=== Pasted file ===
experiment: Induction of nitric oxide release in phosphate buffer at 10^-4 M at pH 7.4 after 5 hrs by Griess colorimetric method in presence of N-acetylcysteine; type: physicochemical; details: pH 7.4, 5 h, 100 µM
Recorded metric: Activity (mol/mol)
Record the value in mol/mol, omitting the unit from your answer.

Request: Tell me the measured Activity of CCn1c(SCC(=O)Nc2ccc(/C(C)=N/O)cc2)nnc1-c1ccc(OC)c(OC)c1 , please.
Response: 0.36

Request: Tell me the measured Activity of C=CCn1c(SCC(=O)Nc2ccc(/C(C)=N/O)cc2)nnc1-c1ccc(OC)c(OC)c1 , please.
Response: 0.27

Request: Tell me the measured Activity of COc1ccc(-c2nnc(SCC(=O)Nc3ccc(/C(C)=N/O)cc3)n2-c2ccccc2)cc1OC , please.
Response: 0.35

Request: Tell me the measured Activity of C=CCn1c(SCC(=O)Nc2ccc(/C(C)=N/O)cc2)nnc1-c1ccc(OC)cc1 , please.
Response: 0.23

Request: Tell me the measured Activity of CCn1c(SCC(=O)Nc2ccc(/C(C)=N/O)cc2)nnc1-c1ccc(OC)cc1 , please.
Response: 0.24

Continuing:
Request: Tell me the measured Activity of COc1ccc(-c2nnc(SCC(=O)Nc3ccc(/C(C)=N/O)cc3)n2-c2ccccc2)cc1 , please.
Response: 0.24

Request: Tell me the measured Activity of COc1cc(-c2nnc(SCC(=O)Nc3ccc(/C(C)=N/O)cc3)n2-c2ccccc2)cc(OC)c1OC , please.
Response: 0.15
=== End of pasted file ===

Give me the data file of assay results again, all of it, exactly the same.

experiment: Induction of nitric oxide release in phosphate buffer at 10^-4 M at pH 7.4 after 5 hrs by Griess colorimetric method in presence of N-acetylcysteine; type: physicochemical; details: pH 7.4, 5 h, 100 µM
Recorded metric: Activity (mol/mol)
Record the value in mol/mol, omitting the unit from your answer.

Request: Tell me the measured Activity of CCn1c(SCC(=O)Nc2ccc(/C(C)=N/O)cc2)nnc1-c1ccc(OC)c(OC)c1 , please.
Response: 0.36

Request: Tell me the measured Activity of C=CCn1c(SCC(=O)Nc2ccc(/C(C)=N/O)cc2)nnc1-c1ccc(OC)c(OC)c1 , please.
Response: 0.27

Request: Tell me the measured Activity of COc1ccc(-c2nnc(SCC(=O)Nc3ccc(/C(C)=N/O)cc3)n2-c2ccccc2)cc1OC , please.
Response: 0.35

Request: Tell me the measured Activity of C=CCn1c(SCC(=O)Nc2ccc(/C(C)=N/O)cc2)nnc1-c1ccc(OC)cc1 , please.
Response: 0.23

Request: Tell me the measured Activity of CCn1c(SCC(=O)Nc2ccc(/C(C)=N/O)cc2)nnc1-c1ccc(OC)cc1 , please.
Response: 0.24

Continuing:
Request: Tell me the measured Activity of COc1ccc(-c2nnc(SCC(=O)Nc3ccc(/C(C)=N/O)cc3)n2-c2ccccc2)cc1 , please.
Response: 0.24

Request: Tell me the measured Activity of COc1cc(-c2nnc(SCC(=O)Nc3ccc(/C(C)=N/O)cc3)n2-c2ccccc2)cc(OC)c1OC , please.
Response: 0.15